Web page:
PHOENIX -- Archie Bradley has always ended his season by watching the other team celebrate.
It's not because of some sort of masochistic desire or fear of success, Bradley insists. It's motivation. The bulletin board of material the Arizona super reliever will use to fuel himself will add another loss, as he and the Diamondbacks ran into a Dodgers buzzsaw and fell, 3-1, Monday to secure a sweep in the National League Division Series presented by T-Mobile.
Bradley followed his custom, watching Los Angeles celebrate from the bench.
"As weird as it sounds, you kind of want to watch them celebrate," Bradley said. "I wanted to remember that feeling of losing. I wanted to remember that sting and that burn and the feeling deep down of disappointment, of not winning, of not moving on."
If anyone looked poised to give the Dodgers an early exit from another postseason, it was the D-backs -- one of two National League clubs with a winning record against the best regular-season team in the Majors.
But regular-season head-to-head matchups mean little in October. The Dodgers asserted their dominance over their NL West rivals and spoiled the matchup Arizona had been eyeing for months.
"This is the matchup we wanted," Bradley said. "This is the series we wanted. We just couldn't get it done."
Los Angeles flexed its depth at every stage -- offense, defense, starting pitching, bullpen -- outclassing a young, talented D-backs core that went from 93 losses in 2016 to 93 wins in its first season under manager Torey Lovullo.
Arizona's bats were perplexed in the three games over the Dodgers' battery of arms. Yu Darvish started Monday brilliantly and Kenley Jansen closed it out, with just one runner reaching scoring position in between.
"It wasn't like [Darvish] was just throwing the ball right over the middle of the plate and we were just swinging and missing at it," D-backs right fielder J.D. Martinez said. "He's got electric stuff. On any other team, he's their No. 1.
"Their pitching is pretty good. They match up really well. They were executing a lot of pitches."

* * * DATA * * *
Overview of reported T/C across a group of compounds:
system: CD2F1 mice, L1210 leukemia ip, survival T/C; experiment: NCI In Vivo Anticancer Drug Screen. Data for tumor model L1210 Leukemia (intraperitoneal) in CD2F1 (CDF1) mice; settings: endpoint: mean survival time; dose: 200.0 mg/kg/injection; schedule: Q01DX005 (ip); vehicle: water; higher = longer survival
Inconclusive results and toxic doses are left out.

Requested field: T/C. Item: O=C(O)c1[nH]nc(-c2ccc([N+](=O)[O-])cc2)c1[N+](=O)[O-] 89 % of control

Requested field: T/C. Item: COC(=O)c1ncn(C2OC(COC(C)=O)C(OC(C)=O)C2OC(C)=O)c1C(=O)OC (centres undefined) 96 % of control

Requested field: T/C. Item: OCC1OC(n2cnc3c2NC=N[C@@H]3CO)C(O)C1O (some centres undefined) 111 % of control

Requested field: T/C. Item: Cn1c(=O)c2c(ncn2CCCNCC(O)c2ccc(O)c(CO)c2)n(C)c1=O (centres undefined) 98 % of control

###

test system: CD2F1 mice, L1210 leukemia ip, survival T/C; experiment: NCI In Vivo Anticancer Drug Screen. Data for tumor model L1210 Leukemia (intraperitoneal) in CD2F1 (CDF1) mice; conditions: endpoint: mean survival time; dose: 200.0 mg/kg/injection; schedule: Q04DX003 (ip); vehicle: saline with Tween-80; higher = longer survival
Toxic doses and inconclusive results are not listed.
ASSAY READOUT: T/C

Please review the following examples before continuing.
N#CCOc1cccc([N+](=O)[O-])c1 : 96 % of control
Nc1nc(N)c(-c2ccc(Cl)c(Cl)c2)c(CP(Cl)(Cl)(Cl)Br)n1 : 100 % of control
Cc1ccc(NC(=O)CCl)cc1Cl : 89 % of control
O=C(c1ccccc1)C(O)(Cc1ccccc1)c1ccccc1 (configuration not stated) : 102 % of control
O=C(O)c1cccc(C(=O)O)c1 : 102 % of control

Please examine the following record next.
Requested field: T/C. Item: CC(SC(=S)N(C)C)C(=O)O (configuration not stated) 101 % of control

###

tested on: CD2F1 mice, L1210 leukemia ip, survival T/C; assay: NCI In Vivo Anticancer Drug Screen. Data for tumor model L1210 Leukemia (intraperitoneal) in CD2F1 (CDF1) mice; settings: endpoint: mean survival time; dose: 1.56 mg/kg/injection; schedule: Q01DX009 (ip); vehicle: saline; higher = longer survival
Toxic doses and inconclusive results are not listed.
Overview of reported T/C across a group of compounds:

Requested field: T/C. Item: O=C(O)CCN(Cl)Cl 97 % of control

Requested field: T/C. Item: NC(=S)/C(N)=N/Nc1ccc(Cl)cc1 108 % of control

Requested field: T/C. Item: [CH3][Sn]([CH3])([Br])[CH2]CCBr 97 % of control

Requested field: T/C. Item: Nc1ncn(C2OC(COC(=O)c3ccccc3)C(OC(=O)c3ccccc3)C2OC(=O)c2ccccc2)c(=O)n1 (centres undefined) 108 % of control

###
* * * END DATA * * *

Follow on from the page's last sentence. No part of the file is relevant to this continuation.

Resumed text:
The Dodgers in turn waited out Cy Young Award candidate Zack Greinke, allowing the right-hander to pepper pitch after pitch outside of the zone without biting and forcing him to throw 29 pitches in the first inning. Los Angeles bit back, as Cody Bellinger and Austin Barnes knocked pitches 98 and 105 out of the ballpark.
"Going through that whole first time through the order, I don't think they swung at one pitch out of the zone," Greinke said. "It's really tough to compete when they're not chasing anything or anything close.
"They don't chase any pitch you want them to chase, and that's kind of what they do best. They did it all series. Both those guys hit home runs on pitches I wanted them to hit. Not much I can really do about it."
Greinke was the lone D-backs starter to finish five innings in four postseason games as Arizona's arms -- considered a strength all season -- fell out of whack.
Los Angeles struck fear into many baseball projectors by winning 43 games in a 50-game stretch during the middle of the season. Lovullo didn't see that team this series, instead seeing a missed opportunity from his surprising club.
"I don't think the Dodgers played exceptionally well." Lovullo said. "I've seen them play better. They had a great streak in the middle of the season, but they played good enough to win, and they deserved to win this series. So my congratulations to that organization.
"But we didn't play our type of baseball for the past three games."
Fabian Ardaya is a reporter for MLB.com. This story was not subject to the approval of Major League Baseball or its clubs.